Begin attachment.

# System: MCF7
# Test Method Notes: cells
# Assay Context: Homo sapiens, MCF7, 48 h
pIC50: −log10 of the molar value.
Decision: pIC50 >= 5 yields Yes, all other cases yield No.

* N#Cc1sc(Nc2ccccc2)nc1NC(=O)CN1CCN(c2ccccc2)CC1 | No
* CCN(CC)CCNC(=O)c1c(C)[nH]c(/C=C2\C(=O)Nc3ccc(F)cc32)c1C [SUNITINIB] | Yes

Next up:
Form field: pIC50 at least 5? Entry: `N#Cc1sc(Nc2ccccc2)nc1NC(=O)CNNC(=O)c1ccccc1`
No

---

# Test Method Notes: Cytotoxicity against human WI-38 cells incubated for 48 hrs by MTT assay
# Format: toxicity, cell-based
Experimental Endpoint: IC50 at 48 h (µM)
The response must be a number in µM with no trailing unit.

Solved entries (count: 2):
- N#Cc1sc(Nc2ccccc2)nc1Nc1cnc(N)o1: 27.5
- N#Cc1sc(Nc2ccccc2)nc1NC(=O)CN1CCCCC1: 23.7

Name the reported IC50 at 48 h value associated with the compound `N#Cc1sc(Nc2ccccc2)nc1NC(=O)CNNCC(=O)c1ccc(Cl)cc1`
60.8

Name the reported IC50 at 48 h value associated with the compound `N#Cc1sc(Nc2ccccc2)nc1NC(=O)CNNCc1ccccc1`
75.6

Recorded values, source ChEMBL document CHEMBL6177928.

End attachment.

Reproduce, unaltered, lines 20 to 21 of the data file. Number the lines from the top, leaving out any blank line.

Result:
60.8

Name the reported IC50 at 48 h value associated with the compound `N#Cc1sc(Nc2ccccc2)nc1NC(=O)CNNCc1ccccc1`